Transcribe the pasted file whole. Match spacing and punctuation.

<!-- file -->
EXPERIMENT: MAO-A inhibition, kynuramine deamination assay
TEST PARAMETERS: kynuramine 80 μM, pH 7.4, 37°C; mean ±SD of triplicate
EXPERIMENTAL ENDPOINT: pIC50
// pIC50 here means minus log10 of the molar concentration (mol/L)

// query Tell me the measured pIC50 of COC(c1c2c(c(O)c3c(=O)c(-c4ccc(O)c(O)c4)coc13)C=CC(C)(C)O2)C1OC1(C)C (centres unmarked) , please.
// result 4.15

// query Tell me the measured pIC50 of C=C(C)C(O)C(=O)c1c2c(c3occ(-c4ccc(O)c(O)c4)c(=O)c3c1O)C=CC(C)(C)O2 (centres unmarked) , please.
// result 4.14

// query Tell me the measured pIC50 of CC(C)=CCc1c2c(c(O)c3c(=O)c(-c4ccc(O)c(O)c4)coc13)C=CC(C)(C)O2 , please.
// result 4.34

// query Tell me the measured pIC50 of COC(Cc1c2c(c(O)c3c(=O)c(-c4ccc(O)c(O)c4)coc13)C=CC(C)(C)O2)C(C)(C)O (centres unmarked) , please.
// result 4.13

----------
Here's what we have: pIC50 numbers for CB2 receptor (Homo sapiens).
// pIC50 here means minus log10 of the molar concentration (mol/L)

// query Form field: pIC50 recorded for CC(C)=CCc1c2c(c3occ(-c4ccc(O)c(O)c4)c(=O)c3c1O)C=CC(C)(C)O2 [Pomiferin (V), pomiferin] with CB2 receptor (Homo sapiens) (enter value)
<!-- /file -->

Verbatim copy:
EXPERIMENT: MAO-A inhibition, kynuramine deamination assay
TEST PARAMETERS: kynuramine 80 μM, pH 7.4, 37°C; mean ±SD of triplicate
EXPERIMENTAL ENDPOINT: pIC50
// pIC50 here means minus log10 of the molar concentration (mol/L)

// query Tell me the measured pIC50 of COC(c1c2c(c(O)c3c(=O)c(-c4ccc(O)c(O)c4)coc13)C=CC(C)(C)O2)C1OC1(C)C (centres unmarked) , please.
// result 4.15

// query Tell me the measured pIC50 of C=C(C)C(O)C(=O)c1c2c(c3occ(-c4ccc(O)c(O)c4)c(=O)c3c1O)C=CC(C)(C)O2 (centres unmarked) , please.
// result 4.14

// query Tell me the measured pIC50 of CC(C)=CCc1c2c(c(O)c3c(=O)c(-c4ccc(O)c(O)c4)coc13)C=CC(C)(C)O2 , please.
// result 4.34

// query Tell me the measured pIC50 of COC(Cc1c2c(c(O)c3c(=O)c(-c4ccc(O)c(O)c4)coc13)C=CC(C)(C)O2)C(C)(C)O (centres unmarked) , please.
// result 4.13

----------
Here's what we have: pIC50 numbers for CB2 receptor (Homo sapiens).
// pIC50 here means minus log10 of the molar concentration (mol/L)

// query Form field: pIC50 recorded for CC(C)=CCc1c2c(c3occ(-c4ccc(O)c(O)c4)c(=O)c3c1O)C=CC(C)(C)O2 [Pomiferin (V), pomiferin] with CB2 receptor (Homo sapiens) (enter value)